Integrated electronic circuits commonly referred to as microchips typically comprise a crystal-polycrystal semiconductor on which the circuitry is etched. Then several layers are usually added between the semiconductor and a metallic/ceramic heat sink in order to accommodate the differences in the thermal expansion of materials. All of this is packaged within a protective casing. The need for these layers can be eliminated and the crystal or other semiconductor structure can directly contact the fibres, which are embedded at least at one end in a substrate or even in a semiconductor itself.

It is preferred that the material of the composite structure is selected to have the same coefficient of expansion as the circuit to be cooled. For example, for silicon and silicon carbide electronics silicon carbide or silicon could be used. Any kind of matrix could be used if fibres with extremely low thermal expansion determine the thermal expansion of the composite.

It is known that silicon upon which microelectronics circuits are today formed has a very low coefficient of expansion. Carbon fibres also have a low coefficient and so the substrate can be conveniently formed from carbon fibres, optionally in a binding material with an optional matrix. One face of the composite substrate may be polished and the device bonded/deposited in position onto the polished surface.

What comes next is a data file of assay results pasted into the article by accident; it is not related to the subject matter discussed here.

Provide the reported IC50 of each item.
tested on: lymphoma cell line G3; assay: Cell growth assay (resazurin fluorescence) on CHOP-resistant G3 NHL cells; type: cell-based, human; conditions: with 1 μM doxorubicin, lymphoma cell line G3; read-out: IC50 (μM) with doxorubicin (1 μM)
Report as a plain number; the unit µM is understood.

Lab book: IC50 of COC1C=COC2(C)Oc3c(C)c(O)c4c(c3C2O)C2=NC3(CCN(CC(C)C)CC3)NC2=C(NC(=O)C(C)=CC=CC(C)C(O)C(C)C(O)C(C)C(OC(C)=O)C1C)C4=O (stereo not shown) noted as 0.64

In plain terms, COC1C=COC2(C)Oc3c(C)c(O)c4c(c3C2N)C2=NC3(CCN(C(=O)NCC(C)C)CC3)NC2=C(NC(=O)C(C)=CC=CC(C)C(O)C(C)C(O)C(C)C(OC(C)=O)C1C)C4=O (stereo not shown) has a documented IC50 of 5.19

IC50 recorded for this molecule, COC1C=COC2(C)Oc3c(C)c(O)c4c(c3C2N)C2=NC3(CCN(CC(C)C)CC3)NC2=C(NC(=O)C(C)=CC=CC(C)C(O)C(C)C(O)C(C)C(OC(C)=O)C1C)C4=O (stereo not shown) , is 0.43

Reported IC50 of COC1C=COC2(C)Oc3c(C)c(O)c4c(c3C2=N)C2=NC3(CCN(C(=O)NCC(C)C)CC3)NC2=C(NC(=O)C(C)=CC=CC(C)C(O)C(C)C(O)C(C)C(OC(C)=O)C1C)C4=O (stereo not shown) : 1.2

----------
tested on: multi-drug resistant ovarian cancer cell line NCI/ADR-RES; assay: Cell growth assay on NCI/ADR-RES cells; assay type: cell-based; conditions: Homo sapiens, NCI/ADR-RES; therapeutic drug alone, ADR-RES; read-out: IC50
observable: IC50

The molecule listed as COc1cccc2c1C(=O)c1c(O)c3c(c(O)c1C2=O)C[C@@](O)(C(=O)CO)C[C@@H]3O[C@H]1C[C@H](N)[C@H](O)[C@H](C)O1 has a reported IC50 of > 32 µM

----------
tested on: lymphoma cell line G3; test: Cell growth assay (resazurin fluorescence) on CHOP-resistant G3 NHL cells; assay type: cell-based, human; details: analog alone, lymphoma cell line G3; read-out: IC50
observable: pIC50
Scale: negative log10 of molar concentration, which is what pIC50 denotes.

Alternatively the material upon which the microelectronics circuit is formed may be deposited directly onto the substrate that supports the fibre members. A suitable layer of material may be applied using ion beam epitaxial technology, thin-film semiconductor technology, or carbon-carbon since recently some modification of carbon was found to be good semiconductor, or other technology.

Indeed, it is also conceived that the material upon which the circuit is to be etched could be deposited directly onto a fibre/rod(tube) member or/and fibre-composite plate to produce a non-planar substrate for circuitry with excellent cooling.

It is envisaged that fibre members may comprise the substrate and a semiconductor itself. Also fibres can be fabricated from existing semiconductors such as silicon carbide, silicon or any other suitable material.

The fibre structure, which comprises heat conductive fibre members (such as rods or loops) integrated into the substrate have an enhanced beat transfer area with much more efficient heat exchange if compared to a planar panel structure.

One or more of the fibres of the fibre members may encase, either wholly or partially the circuit to be cooled. By providing electrically conductive fibres it is possible to protect the circuit from external electromagnetic effects/impulse (EMI) by forming a fibre layer screen and connecting the fibres to a suitable potential such as an earth point.

By providing a fibre structure, which can by analogy be considered to comprise a fur of coated conductive fibres on the substrate a more efficient conversion can be achieved when compared with a planar panel structure.

In the heat transfer assembly of the first, second and third aspects of the invention or the integrated structure of the fourth aspect each or selected ones of the fibre members may have an electrical charge applied to it/them.

The application of an electrical charge can be used to control the orientation of the or each fibre relative to adjacent fibres and/or relative to the wall or walls of the assembly.